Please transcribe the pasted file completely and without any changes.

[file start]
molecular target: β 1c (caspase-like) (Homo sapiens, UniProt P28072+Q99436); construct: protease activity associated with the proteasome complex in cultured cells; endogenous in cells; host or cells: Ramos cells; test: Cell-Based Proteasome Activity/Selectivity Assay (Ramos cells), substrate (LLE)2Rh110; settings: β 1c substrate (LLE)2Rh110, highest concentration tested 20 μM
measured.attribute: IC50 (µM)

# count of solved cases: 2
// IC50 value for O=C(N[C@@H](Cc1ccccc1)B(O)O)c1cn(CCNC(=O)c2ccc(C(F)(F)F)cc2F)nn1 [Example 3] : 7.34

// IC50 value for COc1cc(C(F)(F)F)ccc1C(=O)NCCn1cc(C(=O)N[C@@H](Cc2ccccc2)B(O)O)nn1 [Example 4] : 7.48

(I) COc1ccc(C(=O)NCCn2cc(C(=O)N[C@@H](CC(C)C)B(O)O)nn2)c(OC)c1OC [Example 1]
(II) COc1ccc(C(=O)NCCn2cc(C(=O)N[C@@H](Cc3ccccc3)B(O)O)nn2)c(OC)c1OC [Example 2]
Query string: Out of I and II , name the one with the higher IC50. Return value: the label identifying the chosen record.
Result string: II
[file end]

molecular target: β 1c (caspase-like) (Homo sapiens, UniProt P28072+Q99436); construct: protease activity associated with the proteasome complex in cultured cells; endogenous in cells; host or cells: Ramos cells; test: Cell-Based Proteasome Activity/Selectivity Assay (Ramos cells), substrate (LLE)2Rh110; settings: β 1c substrate (LLE)2Rh110, highest concentration tested 20 μM
measured.attribute: IC50 (µM)

# count of solved cases: 2
// IC50 value for O=C(N[C@@H](Cc1ccccc1)B(O)O)c1cn(CCNC(=O)c2ccc(C(F)(F)F)cc2F)nn1 [Example 3] : 7.34

// IC50 value for COc1cc(C(F)(F)F)ccc1C(=O)NCCn1cc(C(=O)N[C@@H](Cc2ccccc2)B(O)O)nn1 [Example 4] : 7.48

(I) COc1ccc(C(=O)NCCn2cc(C(=O)N[C@@H](CC(C)C)B(O)O)nn2)c(OC)c1OC [Example 1]
(II) COc1ccc(C(=O)NCCn2cc(C(=O)N[C@@H](Cc3ccccc3)B(O)O)nn2)c(OC)c1OC [Example 2]
Query string: Out of I and II , name the one with the higher IC50. Return value: the label identifying the chosen record.
Result string: II